View Full Version : Expanding business

10-30-2006, 08:34 AM
At the present time I have 60 customers which I mow weekly by myself without having to hire anyone. I am trying to decide whether to expand by adding more customers which means I would have to hire help. Is it worth expanding or just continue doing it by myself? Any thoughts on pros or cons on expanding?

Thank you

10-30-2006, 01:00 PM
Hi Barry,

That is a very good question. We have many friends on the forum who have handled this in different ways. Some have hired employees, some have stayed small and some have hired employees only to scale back down after having problems with them.

A good thing about having employees is that you can expand and do more work however you now have to manage them.

What are some of your future business goals? Do you see yourself in the field or more in a managerial role? What would you prefer?

10-30-2006, 01:16 PM
I like to do both

10-30-2006, 01:36 PM
Well then go for it.

If a business owner has an aversion to managing employees I would say stay clear, but if that is the direction you want I think you should explore it.

Wasn't your son-in-law going to get into the industry? Could you hire him? That might make it easier to get into.

10-30-2006, 06:03 PM
Yes, my daughter & future son-in-law started in the weeding business not too long ago and are getting swamped with calls, which is good for them, so I don't think he could help me too much.
We are starting our slow season now, so I have all winter to think about expanding. I was just wondering about some thoughts on the idea and how to approach it. All thoughts are appreciated.

11-03-2006, 09:32 PM
How big are your local competitors? As far as # of employees in your area?

11-04-2006, 07:09 AM
i have no idea

11-04-2006, 07:16 AM
what i need is some body to analyze my business for me. and tell me what direction to go.

11-06-2006, 11:52 AM
Although I am not really in the lawn care business I had a similar situation a few years back. When I first started my own business of graphic design and advertising specialties one of the services I offered was logo clean-up, I didn't expect it would be a large part of the business. Well I began getting swamped with orders for this service and being a one man show could not handle it all in a timely manner. How I solved the problem was jobbing this aspect of the business out whenever I got too bogged down, allowing me to concentrate on more of the design aspect of my business. I could not justify hiring someone because there are times when business is slow. I don't know if that helps but it did allow me to keep the business and I have gotten other business from the customers who just started out sending me this type of work.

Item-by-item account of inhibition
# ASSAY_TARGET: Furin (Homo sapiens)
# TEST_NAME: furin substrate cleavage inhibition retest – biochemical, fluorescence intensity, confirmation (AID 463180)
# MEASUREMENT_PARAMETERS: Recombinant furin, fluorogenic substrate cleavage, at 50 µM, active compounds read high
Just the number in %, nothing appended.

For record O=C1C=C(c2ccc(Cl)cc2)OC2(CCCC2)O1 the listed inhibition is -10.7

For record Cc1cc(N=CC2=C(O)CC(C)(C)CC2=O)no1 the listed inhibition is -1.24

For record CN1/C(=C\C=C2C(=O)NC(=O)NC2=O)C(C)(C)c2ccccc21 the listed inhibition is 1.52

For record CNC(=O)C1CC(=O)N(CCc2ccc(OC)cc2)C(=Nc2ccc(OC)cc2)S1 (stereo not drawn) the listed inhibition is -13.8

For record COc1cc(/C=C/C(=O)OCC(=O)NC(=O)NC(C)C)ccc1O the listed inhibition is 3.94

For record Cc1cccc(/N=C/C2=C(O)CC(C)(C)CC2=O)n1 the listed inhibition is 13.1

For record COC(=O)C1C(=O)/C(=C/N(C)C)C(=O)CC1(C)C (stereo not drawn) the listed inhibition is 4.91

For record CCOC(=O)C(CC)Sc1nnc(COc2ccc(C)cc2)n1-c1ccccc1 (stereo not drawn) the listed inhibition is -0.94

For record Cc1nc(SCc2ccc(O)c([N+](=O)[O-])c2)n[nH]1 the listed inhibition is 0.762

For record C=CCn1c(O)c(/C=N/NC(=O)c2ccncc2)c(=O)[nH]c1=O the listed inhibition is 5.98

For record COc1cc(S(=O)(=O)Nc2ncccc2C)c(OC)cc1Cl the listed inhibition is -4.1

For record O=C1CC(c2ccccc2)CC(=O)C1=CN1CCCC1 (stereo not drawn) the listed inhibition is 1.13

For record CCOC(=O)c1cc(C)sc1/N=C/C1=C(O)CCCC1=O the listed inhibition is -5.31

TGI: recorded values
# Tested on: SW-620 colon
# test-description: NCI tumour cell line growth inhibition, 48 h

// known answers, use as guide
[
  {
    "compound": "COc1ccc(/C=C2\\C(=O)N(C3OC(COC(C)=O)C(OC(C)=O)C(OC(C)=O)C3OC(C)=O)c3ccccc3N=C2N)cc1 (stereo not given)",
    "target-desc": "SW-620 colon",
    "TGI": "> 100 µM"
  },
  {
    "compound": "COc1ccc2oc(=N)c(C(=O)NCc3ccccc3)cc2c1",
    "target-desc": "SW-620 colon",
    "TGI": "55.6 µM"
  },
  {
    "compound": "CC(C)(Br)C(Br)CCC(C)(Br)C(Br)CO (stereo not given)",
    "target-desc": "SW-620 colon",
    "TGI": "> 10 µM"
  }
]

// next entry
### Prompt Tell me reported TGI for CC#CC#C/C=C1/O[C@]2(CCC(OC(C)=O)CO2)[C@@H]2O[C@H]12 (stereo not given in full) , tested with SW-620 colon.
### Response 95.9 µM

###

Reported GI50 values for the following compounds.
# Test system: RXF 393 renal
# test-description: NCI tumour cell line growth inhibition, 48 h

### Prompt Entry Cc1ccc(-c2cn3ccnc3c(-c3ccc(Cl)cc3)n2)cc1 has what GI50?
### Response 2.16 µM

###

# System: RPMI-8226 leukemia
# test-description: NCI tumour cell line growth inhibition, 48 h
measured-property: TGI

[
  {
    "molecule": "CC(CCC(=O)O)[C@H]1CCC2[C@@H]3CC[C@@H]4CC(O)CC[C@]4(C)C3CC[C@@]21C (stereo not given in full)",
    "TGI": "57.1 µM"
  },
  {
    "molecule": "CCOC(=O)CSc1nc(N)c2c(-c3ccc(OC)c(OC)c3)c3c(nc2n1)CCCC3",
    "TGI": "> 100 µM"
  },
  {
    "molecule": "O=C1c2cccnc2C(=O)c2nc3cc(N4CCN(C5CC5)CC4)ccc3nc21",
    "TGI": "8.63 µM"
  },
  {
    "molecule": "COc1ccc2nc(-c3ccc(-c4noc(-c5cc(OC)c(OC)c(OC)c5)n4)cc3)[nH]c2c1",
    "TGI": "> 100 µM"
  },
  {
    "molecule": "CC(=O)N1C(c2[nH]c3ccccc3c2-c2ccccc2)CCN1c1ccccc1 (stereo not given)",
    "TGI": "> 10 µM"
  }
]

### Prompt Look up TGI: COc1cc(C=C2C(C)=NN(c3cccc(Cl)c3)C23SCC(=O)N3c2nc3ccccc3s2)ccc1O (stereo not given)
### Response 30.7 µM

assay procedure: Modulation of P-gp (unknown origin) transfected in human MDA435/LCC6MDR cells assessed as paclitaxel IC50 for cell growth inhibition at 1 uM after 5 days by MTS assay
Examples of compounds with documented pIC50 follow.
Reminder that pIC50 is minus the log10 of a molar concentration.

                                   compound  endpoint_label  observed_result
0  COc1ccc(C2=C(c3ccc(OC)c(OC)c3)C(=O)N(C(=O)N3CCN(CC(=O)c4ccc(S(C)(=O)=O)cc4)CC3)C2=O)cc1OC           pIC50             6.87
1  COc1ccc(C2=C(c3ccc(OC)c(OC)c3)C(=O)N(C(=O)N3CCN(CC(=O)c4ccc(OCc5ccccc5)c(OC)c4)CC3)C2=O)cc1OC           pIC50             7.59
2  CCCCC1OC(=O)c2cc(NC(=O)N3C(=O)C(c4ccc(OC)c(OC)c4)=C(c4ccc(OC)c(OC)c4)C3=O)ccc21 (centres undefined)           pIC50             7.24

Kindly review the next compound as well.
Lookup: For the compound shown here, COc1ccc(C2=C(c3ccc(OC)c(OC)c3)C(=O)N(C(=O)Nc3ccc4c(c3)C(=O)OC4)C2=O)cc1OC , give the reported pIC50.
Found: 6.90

11-06-2006, 11:34 PM
John, very good insight. I am happy to see you were able to hire artists to work with you when you had too many jobs, instead of turning them away.

Quote[/b] ]what i need is some body to analyze my business for me. and tell me what direction to go.

The thing I wonder is which direction do you want to go? Has it been a dream of yours to have employees? Or does the idea of having employees scare you?

I don't think anyone can tell you which direction to take. I think this is a step which is taken based on your comfort level.

Once you make such a choice you can then get advice on how to make things run better based on specific situations.

Does anyone else have a view point on this?

11-08-2006, 09:57 PM